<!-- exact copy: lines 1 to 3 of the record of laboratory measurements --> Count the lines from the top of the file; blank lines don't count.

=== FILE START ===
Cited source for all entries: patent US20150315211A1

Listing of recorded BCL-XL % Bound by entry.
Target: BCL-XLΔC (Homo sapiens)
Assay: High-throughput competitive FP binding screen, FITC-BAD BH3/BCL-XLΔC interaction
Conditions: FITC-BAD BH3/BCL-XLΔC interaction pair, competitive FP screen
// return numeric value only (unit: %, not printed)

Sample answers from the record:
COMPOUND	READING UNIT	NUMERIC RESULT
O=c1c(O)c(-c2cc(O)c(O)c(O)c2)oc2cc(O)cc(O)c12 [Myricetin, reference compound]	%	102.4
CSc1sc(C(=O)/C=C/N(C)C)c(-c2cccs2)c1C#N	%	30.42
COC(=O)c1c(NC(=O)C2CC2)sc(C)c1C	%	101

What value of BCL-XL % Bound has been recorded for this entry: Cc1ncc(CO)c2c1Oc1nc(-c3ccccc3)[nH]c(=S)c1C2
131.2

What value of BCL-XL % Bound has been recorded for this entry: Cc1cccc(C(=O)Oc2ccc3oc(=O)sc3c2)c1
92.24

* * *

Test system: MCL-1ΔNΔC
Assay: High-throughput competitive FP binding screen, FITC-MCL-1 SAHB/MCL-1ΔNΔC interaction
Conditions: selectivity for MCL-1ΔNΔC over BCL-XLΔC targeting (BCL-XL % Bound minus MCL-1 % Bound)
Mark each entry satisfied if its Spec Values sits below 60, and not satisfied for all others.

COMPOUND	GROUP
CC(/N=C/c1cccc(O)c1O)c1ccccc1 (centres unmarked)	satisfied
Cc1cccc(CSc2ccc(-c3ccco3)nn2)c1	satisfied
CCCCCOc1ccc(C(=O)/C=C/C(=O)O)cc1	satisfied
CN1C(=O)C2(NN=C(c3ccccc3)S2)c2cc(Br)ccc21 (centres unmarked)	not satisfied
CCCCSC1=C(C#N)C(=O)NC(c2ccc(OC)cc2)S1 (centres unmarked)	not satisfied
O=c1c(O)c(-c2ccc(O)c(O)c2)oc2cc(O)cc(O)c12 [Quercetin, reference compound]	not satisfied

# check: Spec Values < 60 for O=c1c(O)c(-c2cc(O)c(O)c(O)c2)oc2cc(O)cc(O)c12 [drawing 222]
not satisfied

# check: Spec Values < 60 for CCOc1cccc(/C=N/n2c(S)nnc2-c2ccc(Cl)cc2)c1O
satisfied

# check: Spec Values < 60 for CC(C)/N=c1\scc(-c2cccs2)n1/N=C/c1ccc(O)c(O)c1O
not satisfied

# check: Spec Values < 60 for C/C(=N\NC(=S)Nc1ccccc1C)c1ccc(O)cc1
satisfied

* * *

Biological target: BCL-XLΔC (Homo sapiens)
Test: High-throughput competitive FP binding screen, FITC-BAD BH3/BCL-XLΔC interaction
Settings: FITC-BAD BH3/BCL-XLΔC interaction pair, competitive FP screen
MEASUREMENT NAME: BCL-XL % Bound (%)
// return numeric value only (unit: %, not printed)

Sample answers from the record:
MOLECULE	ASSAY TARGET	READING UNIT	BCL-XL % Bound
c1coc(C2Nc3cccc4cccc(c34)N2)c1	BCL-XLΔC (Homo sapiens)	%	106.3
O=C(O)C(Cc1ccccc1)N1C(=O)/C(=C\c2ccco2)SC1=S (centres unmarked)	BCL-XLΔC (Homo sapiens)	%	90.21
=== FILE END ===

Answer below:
Cited source for all entries: patent US20150315211A1

Listing of recorded BCL-XL % Bound by entry.
Target: BCL-XLΔC (Homo sapiens)